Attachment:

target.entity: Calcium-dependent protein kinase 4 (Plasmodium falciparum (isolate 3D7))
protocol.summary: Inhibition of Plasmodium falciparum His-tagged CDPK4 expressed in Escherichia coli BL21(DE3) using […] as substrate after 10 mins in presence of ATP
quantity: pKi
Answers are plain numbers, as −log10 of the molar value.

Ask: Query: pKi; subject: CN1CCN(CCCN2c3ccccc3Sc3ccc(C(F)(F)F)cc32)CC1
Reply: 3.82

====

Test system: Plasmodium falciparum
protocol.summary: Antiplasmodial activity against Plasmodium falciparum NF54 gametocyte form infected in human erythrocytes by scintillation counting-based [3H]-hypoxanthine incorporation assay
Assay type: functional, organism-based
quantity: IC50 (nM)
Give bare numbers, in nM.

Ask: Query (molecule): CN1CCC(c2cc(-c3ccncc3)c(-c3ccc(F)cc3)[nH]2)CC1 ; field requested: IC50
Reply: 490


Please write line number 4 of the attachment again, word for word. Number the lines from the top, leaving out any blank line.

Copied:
Answers are plain numbers, as −log10 of the molar value.